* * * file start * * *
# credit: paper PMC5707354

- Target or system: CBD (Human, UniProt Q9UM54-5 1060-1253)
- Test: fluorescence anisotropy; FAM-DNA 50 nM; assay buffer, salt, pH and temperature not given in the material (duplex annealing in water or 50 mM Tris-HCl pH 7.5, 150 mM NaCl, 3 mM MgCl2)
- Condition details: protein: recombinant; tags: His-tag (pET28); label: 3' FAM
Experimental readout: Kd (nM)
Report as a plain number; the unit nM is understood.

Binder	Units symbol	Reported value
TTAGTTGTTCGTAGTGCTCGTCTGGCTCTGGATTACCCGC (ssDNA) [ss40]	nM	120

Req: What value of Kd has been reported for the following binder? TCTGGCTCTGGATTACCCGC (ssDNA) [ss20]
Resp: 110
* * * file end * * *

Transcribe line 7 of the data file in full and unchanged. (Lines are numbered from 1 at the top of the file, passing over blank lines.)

Binder	Units symbol	Reported value